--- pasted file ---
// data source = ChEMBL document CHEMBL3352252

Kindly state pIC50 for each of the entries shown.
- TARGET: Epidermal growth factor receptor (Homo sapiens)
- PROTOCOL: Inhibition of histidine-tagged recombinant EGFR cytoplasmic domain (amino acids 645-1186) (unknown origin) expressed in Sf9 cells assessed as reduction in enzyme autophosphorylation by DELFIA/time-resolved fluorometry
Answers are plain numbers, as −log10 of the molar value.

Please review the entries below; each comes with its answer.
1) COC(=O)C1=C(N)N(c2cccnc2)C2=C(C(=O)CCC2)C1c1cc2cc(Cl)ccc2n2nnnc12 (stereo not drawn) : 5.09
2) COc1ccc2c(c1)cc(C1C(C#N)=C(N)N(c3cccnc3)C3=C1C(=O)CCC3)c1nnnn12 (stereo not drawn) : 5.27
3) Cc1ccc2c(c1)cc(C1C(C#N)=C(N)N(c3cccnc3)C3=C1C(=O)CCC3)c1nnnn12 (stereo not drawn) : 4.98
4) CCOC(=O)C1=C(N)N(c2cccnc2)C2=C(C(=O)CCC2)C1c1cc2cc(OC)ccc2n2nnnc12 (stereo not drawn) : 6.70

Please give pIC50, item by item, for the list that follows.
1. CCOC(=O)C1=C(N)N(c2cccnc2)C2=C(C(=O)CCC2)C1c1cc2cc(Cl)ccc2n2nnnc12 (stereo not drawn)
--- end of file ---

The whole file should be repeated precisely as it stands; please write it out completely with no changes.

// data source = ChEMBL document CHEMBL3352252

Kindly state pIC50 for each of the entries shown.
- TARGET: Epidermal growth factor receptor (Homo sapiens)
- PROTOCOL: Inhibition of histidine-tagged recombinant EGFR cytoplasmic domain (amino acids 645-1186) (unknown origin) expressed in Sf9 cells assessed as reduction in enzyme autophosphorylation by DELFIA/time-resolved fluorometry
Answers are plain numbers, as −log10 of the molar value.

Please review the entries below; each comes with its answer.
1) COC(=O)C1=C(N)N(c2cccnc2)C2=C(C(=O)CCC2)C1c1cc2cc(Cl)ccc2n2nnnc12 (stereo not drawn) : 5.09
2) COc1ccc2c(c1)cc(C1C(C#N)=C(N)N(c3cccnc3)C3=C1C(=O)CCC3)c1nnnn12 (stereo not drawn) : 5.27
3) Cc1ccc2c(c1)cc(C1C(C#N)=C(N)N(c3cccnc3)C3=C1C(=O)CCC3)c1nnnn12 (stereo not drawn) : 4.98
4) CCOC(=O)C1=C(N)N(c2cccnc2)C2=C(C(=O)CCC2)C1c1cc2cc(OC)ccc2n2nnnc12 (stereo not drawn) : 6.70

Please give pIC50, item by item, for the list that follows.
1. CCOC(=O)C1=C(N)N(c2cccnc2)C2=C(C(=O)CCC2)C1c1cc2cc(Cl)ccc2n2nnnc12 (stereo not drawn)